How to Do Reformer Work on Pilates Mats

Perhaps one of the foremost pieces of fitness equipment available, the Pilates reformer provides a multitude of challenges for even the most experienced students. But with the average cost of an at-home reformer easily reaching into the thousands of dollars, plus the relatively high expense of reformer classes, faking your own reformer workout may be a be a more feasible way to get resistance-based Pilates experience.

Learning to utilize mat-work to simulate reformer sessions can not only save you serious dough, but it can also revolutionize your practice.

Here are some tips on how to bring the benefits of the reformer to the mat:

Pull for Resistance Bands

Also known as Therabands, resistance bands can provide varying amounts of tension for effective strength building. They’re used frequently in forms of physical therapy and are a popular, safe, and inexpensive way to get the resistance you need.

This easy, transportable piece of equipment runs between five and 15-dollars, depending on the brand, length, and strength of the band. You can also purchase handles to get a better grip, for approximately the same price.

Embrace the Circle

“With body, mind, and spirit functioning perfectly as a coordinated whole, what else could reasonably be expected other than an active, alert, disciplined person.”

Joseph Pilates

Another one of Joseph Pilates’s landmark fitness inventions was the “magic circle.” A round metal band with cushioned handles, the circle provides a form of resistance similar to a theraband, but with a special eye toward adduction (moving a limb closer to the midline of the body).

Circles provide various levels of resistance and come in a variety of diameters, so you can pick the style that suits you best. Ranging from 20 to 60-dollars, they are slightly pricier than resistance bands, but still a great bargain for the price.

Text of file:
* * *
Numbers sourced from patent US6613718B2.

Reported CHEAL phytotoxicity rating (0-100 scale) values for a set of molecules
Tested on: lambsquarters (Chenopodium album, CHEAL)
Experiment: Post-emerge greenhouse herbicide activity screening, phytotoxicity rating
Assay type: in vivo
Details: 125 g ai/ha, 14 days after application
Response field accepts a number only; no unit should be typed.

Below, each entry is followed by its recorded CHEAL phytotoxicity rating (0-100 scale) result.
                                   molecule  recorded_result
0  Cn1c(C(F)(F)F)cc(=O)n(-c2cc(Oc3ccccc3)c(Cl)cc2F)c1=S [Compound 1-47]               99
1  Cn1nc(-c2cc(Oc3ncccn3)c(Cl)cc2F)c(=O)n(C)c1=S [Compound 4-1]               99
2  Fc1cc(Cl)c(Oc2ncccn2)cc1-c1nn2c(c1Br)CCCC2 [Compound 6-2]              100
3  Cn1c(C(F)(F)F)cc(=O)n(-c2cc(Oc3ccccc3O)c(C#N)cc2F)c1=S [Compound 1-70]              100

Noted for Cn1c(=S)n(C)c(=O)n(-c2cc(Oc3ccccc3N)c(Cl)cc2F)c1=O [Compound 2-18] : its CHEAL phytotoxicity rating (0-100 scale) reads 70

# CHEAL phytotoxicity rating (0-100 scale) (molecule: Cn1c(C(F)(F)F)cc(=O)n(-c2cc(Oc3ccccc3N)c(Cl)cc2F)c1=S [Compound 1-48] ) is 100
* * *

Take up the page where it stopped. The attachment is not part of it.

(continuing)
Weight down

Used properly, light weights are another great resistance tool that mimics the reformer, but at a bargain price of only 10 to 50-dollars.

For leg work, try specially designed sand-filled leg weights. The weight can be adjusted depending on the level of resistance you need, as the sand is typically divided into removable packets weighing about ½ lb. each.

For arms, simple small dumbbells can be used as needed, although they may not come into play nearly as often since Pilates tends to focus more toward the core and lower body. Never use weights that go over six or seven pounds—excessive amounts of weight may build bulky, as opposed to lean, muscles.

Find a Friend

One of the most powerful tools in all of fitness and Pilates is a piece of machinery, but rather a trusted partner. Try working out with a friend, taking turns providing resistance, assisting stability, and encouraging motivation.

Another plus of partnering up for workouts is the ability to constantly make adjustments in resistance; instead of buying different equipment to supply different amounts of tension, simply communicating with your partner will allow you both to work on the level appropriate for you.

Wade in the Water

If you’re one of the lucky people who have access to a pool, make use of it! Water is one of the best, safest environments to practice Pilates. The natural resistance it provides will increase both strength and stamina, while the weightless environment prevents any damage from being done to joints.

Though you may not be able to lie down in the water as you do on the reformer, simply isolating the bodywork of exercises and doing them subaqueously will provide a great workout—with the added benefit of increased lung capacity and heart rate.

Balance Beautifully

Next to the reformer, the balance ball may be the fitness tool most often associated with Pilates. A wonderful device that increases both strength and coordination, the balance ball can usually be found at local stores for 20-dollars or less, depending on the retailer.

The altered position your body assumes on the ball improves balance, while the increase in height between you and the floor also allows for a greater degree of extension and flexion in your spine—a great benefit for those who wish to challenge themselves in their core work.

Reform Your Practice

While it may seem like nothing can compare to a true reformer workout, these few simple tools can be used to simulate much of its benefits, without the heavy financial burden.

These are our tips for the reformer-less among us—what works best for you?

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